The Impact of Lymphedema on Breast Cancer Survivors
RATIONALE: Gathering information from breast cancer survivors about lymphedema; its symptoms and their impact on shoulder, arm, and hand functioning; and quality of life may help doctors learn more about the disease.
PURPOSE: This clinical trial is studying the impact of lymphedema on breast cancer survivors.
Other: questionnaire administration
Procedure: assessment of therapy complications
Procedure: bioimpedance spectroscopy
Procedure: quality-of-life assessment
|Study Design:||Observational Model: Cohort
Time Perspective: Prospective
|Official Title:||The Impact of Lymphedema on Local and Overall Functioning|
- Degree of lymphedema as assessed by the Norman Questionnaire, Jane M. Armer's Lymphedema and Breast Cancer Questionnaire, arm circumference, and bioimpedance spectroscopy (BIS) [ Time Frame: study visit approximately 5 hours ]
- Lymphedema-associated symptoms by Symptoms in the Affected Breast/Mastectomy site questionnaire; Symptoms in the Shoulder, Arm, or Hand on the Affected Side questionnaire; and General Symptom Experience questionnaire [ Time Frame: study visit approximately 5 hours ]
- Local upper extremity function by tests & questionnaires (e.g., hand dominance; strength; range of motion & neurodynamics; fine motor control/finger coordination; skin exam; skin & scar sensation [Semmes-Weinstein Monofilament]) [ Time Frame: study visit approximately 5 hours ]
- Overall health-related functioning as assessed by Medical Outcomes Study-Short Form 36 (MOS-SF36), graded exercise test using a treadmill stress test, and cardio-respiratory fitness using peak VO2 [ Time Frame: study visit approximately 5 hours ]
- Quality of life (QOL) as assessed by Multidimensional QOL Scale [ Time Frame: study visit approximately 5 hours ]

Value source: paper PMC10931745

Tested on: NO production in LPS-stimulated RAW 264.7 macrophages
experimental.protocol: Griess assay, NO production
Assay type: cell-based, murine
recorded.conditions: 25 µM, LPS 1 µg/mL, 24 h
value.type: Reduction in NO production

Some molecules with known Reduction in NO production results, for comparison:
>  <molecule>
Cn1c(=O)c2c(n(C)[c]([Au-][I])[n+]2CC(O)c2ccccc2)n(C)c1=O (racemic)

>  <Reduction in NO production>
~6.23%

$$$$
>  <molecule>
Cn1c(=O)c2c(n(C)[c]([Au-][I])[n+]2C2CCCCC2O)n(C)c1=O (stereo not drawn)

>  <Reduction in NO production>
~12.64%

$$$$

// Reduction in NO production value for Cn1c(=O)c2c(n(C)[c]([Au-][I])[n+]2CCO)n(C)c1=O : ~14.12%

- Comorbidity as assessed by Charleston Comorbidity Scale [ Time Frame: study visit approximately 5 hours ]
|Study Start Date:||February 2007|
|Study Completion Date:||February 2009|
|Primary Completion Date:||February 2009 (Final data collection date for primary outcome measure)|
- To determine the relationship between degree of lymphedema, lymphedema-associated symptoms, and local upper extremity functioning.
- To determine the relationship between degree of lymphedema, lymphedema-associated symptoms, local upper extremity functioning, and overall health-related functioning.
- To determine the relationship between degree of lymphedema, lymphedema-associated symptoms, local upper extremity functioning, overall health-related functioning, and quality of life.
OUTLINE: Patients are stratified according to presence of lymphedema (yes vs no).
Patients complete self-reporting questionnaires to assess the degree of lymphedema using the Norman Questionnaire and Jane M. Armer's Lymphedema and Breast Cancer Questionnaire; lymphedema-associated symptoms using Symptoms in the Affected Breast/Mastectomy site questionnaire, Symptoms in the Shoulder, Arm, or Hand on the Affected Side questionnaire, and General Symptom Experience questionnaire; local upper extremity functioning using hand dominance questionnaire and the Disabilities of the Arm, Shoulder, and Hand (DASH) questionnaire; quality of life (QOL) using the Multidimensional QOL Scale; and comorbidity using the Charleston Comorbidity Scale. Patients undergo a 3.5-hour testing to assess the degree of lymphedema by arm circumference and bioimpedance spectroscopy (BIS); local upper extremity functioning by strength testing, range of movement and neurodynamic testing using a goniometer, a skin examination, skin sensation and sensation at scar using the Semmes-Weinstein Monofilament test, and fine motor control/finger coordination using the Purdue Pegboard, Finger Tapper, and Vibration Threshold; and overall health-related functioning using a graded exercise test.
Please refer to this study by its ClinicalTrials.gov identifier: NCT00769821
|United States, California|
|University of California, San Francisco School of Nursing|
|San Francisco, California, United States, 94115|
|Principal Investigator:||Marylin J. Dodd, RN, PhD, FAAN||University of California, San Francisco|